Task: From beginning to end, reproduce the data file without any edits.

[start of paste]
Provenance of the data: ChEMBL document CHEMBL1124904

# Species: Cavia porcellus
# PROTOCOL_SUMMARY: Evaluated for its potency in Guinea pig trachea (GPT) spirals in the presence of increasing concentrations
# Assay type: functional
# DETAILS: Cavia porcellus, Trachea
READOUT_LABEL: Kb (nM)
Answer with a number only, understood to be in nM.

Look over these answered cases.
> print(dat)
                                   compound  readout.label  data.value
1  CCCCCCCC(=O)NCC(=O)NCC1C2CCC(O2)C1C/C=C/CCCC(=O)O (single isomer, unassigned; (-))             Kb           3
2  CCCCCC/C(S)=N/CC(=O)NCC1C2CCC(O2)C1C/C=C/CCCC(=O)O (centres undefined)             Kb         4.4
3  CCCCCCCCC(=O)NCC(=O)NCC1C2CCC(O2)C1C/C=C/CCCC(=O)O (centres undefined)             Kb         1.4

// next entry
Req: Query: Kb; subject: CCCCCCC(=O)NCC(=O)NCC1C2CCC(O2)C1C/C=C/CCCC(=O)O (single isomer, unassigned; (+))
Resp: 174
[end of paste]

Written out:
Provenance of the data: ChEMBL document CHEMBL1124904

# Species: Cavia porcellus
# PROTOCOL_SUMMARY: Evaluated for its potency in Guinea pig trachea (GPT) spirals in the presence of increasing concentrations
# Assay type: functional
# DETAILS: Cavia porcellus, Trachea
READOUT_LABEL: Kb (nM)
Answer with a number only, understood to be in nM.

Look over these answered cases.
> print(dat)
                                   compound  readout.label  data.value
1  CCCCCCCC(=O)NCC(=O)NCC1C2CCC(O2)C1C/C=C/CCCC(=O)O (single isomer, unassigned; (-))             Kb           3
2  CCCCCC/C(S)=N/CC(=O)NCC1C2CCC(O2)C1C/C=C/CCCC(=O)O (centres undefined)             Kb         4.4
3  CCCCCCCCC(=O)NCC(=O)NCC1C2CCC(O2)C1C/C=C/CCCC(=O)O (centres undefined)             Kb         1.4

// next entry
Req: Query: Kb; subject: CCCCCCC(=O)NCC(=O)NCC1C2CCC(O2)C1C/C=C/CCCC(=O)O (single isomer, unassigned; (+))
Resp: 174